Today, we have incontrovertible proof that we still haven’t unlocked all of the mysteries of the world: A mysterious black sarcophagus was just discovered in Egypt — and no one knows what to do with it. We don’t know who’s inside. We don’t know what’s inside. We don’t even know if we should open it (although in all honesty, one would hope that we’ve learned one very important lesson from every single mummy movie ever made: Never, ever open the giant, mysterious sarcophagus you just found in Egypt). The whole thing is both stumping and fascinating people across the world, whether they’re into archaeology or not — and, I mean, it’s not hard to see why. It’s the ancient version of “WHAT’S IN THE BOX???”, so of course we’re riveted by the story.
The tomb from which the sarcophagus was extracted is located in Alexandria. (Yes, home of the Great Library — the big, important one that was regretfully destroyed, likely during the Siege of Alexandria around 47 or 48 BC.) According to the Egyptian Ministry of Antiquities, the tomb, which dates back to the Ptolemaic era, was unearthed during an excavation being carried out prior to the digging of the foundations for a new building planned at Al-Karmili Street in Alexandria’s Sidi Gaber district. As Science Alert notes, the size of the sarcophagus is significant; it’s more than six feet tall, nearly nine feet long, and about five and a half feet wide, making it the largest sarcophagus ever found in Alexandria.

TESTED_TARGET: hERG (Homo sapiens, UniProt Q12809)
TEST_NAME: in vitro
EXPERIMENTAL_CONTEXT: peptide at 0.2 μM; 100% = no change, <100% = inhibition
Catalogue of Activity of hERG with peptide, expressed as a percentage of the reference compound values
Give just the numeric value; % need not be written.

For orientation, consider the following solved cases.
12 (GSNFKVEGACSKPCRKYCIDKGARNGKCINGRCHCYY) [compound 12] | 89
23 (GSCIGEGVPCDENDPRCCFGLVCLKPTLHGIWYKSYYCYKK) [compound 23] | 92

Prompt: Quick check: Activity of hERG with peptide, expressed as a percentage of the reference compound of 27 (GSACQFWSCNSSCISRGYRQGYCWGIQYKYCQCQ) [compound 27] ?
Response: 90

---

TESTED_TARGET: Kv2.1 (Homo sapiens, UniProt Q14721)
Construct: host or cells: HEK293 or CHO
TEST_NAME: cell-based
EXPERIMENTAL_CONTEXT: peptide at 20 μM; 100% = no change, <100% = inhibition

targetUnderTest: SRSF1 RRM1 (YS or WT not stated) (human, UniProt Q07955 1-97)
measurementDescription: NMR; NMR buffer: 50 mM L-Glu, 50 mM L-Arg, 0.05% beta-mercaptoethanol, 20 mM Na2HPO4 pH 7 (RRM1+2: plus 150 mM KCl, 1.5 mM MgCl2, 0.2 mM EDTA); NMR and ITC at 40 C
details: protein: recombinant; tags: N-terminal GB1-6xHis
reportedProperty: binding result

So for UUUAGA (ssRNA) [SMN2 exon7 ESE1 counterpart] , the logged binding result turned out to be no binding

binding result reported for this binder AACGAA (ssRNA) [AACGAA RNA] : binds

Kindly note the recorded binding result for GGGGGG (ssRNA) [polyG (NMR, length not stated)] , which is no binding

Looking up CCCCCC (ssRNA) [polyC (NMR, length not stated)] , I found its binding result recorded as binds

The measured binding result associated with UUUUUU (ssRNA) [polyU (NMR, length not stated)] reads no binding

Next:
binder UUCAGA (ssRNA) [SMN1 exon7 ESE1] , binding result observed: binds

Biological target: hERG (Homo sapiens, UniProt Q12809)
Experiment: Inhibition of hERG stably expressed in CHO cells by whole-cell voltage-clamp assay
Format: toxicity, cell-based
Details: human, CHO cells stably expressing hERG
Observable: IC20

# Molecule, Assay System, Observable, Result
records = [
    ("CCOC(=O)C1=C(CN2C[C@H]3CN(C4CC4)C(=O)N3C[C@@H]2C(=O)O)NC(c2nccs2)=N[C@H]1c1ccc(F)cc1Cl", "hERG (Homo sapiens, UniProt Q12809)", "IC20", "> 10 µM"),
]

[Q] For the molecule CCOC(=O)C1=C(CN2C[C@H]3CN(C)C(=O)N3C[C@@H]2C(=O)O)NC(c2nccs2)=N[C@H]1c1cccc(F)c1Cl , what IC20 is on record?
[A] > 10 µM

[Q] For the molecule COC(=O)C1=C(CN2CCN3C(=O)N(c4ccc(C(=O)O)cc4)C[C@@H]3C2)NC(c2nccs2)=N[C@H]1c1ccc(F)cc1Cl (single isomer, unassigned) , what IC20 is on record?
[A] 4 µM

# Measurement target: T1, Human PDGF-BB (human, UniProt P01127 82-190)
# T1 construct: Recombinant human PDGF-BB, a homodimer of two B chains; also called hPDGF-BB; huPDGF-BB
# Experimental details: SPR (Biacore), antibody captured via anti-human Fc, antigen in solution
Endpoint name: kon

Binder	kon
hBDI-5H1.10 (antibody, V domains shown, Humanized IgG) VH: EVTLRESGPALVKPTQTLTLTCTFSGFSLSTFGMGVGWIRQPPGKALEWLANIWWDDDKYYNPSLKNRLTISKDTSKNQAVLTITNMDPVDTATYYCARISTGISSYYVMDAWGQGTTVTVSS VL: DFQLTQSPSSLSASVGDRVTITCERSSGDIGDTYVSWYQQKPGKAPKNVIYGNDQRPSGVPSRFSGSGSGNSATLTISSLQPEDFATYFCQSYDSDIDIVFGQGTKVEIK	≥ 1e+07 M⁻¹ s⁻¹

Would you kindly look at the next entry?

Even more astonishing than that, though, is the fact that the sarcophagus has apparently not been opened since it was first sealed. We know this by the layer of mortar that sits between the lid and the sarcophagus’ body. That means that whatever is inside has been there for between 2,048 and 2,341 years.
Which, of course, brings us to the question on everyone's mind: What is inside? Well, I mean… it’s probably a long-dead, likely mummified human. That’s, y’know, generally what you expect to find inside a sarcophagus; they are stone coffins meant to hold the mummified remains, after all. What we’re less certain of is who might be inside, although it’s thought that a large sculpture of a head made of alabaster that was found inside the same tomb might depict whoever is inside the sarcophagus. The identity of the head has not been determined yet, though, so there are still a lot of questions that remain unanswered.
But while we’ve all been sitting here, hemming and hawing about whether we should open up the sarcophagus, Twitter has been having a field day with the discovery. The reactions to the news are priceless, so let’s take a look at what people are saying, shall we?